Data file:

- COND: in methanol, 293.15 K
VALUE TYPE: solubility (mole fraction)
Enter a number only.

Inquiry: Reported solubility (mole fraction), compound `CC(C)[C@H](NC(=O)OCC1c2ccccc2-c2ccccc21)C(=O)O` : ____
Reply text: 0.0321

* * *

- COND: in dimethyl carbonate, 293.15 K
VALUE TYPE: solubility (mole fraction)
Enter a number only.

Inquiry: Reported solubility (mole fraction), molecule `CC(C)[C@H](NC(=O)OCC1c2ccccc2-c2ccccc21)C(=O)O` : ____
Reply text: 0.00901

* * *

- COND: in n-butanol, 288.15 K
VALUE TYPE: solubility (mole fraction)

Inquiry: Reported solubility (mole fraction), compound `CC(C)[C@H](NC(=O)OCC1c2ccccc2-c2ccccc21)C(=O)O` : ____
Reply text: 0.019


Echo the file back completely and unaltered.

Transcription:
- COND: in methanol, 293.15 K
VALUE TYPE: solubility (mole fraction)
Enter a number only.

Inquiry: Reported solubility (mole fraction), compound `CC(C)[C@H](NC(=O)OCC1c2ccccc2-c2ccccc21)C(=O)O` : ____
Reply text: 0.0321

* * *

- COND: in dimethyl carbonate, 293.15 K
VALUE TYPE: solubility (mole fraction)
Enter a number only.

Inquiry: Reported solubility (mole fraction), molecule `CC(C)[C@H](NC(=O)OCC1c2ccccc2-c2ccccc21)C(=O)O` : ____
Reply text: 0.00901

* * *

- COND: in n-butanol, 288.15 K
VALUE TYPE: solubility (mole fraction)

Inquiry: Reported solubility (mole fraction), compound `CC(C)[C@H](NC(=O)OCC1c2ccccc2-c2ccccc21)C(=O)O` : ____
Reply text: 0.019